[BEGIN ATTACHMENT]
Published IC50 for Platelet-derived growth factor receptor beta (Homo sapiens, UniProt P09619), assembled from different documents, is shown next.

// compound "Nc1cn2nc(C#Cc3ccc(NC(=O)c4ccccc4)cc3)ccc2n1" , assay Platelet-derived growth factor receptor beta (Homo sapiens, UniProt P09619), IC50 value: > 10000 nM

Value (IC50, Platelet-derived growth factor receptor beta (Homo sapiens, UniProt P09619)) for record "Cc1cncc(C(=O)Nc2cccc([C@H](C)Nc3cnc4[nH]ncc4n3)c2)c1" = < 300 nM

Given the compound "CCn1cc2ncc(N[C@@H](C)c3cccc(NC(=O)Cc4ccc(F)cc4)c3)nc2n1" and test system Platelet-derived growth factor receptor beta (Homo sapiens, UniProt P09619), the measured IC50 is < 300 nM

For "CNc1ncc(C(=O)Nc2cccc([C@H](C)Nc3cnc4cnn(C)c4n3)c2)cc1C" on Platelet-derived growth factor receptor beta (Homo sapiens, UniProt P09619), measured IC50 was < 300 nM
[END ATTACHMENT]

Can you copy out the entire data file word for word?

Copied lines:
Published IC50 for Platelet-derived growth factor receptor beta (Homo sapiens, UniProt P09619), assembled from different documents, is shown next.

// compound "Nc1cn2nc(C#Cc3ccc(NC(=O)c4ccccc4)cc3)ccc2n1" , assay Platelet-derived growth factor receptor beta (Homo sapiens, UniProt P09619), IC50 value: > 10000 nM

Value (IC50, Platelet-derived growth factor receptor beta (Homo sapiens, UniProt P09619)) for record "Cc1cncc(C(=O)Nc2cccc([C@H](C)Nc3cnc4[nH]ncc4n3)c2)c1" = < 300 nM

Given the compound "CCn1cc2ncc(N[C@@H](C)c3cccc(NC(=O)Cc4ccc(F)cc4)c3)nc2n1" and test system Platelet-derived growth factor receptor beta (Homo sapiens, UniProt P09619), the measured IC50 is < 300 nM

For "CNc1ncc(C(=O)Nc2cccc([C@H](C)Nc3cnc4cnn(C)c4n3)c2)cc1C" on Platelet-derived growth factor receptor beta (Homo sapiens, UniProt P09619), measured IC50 was < 300 nM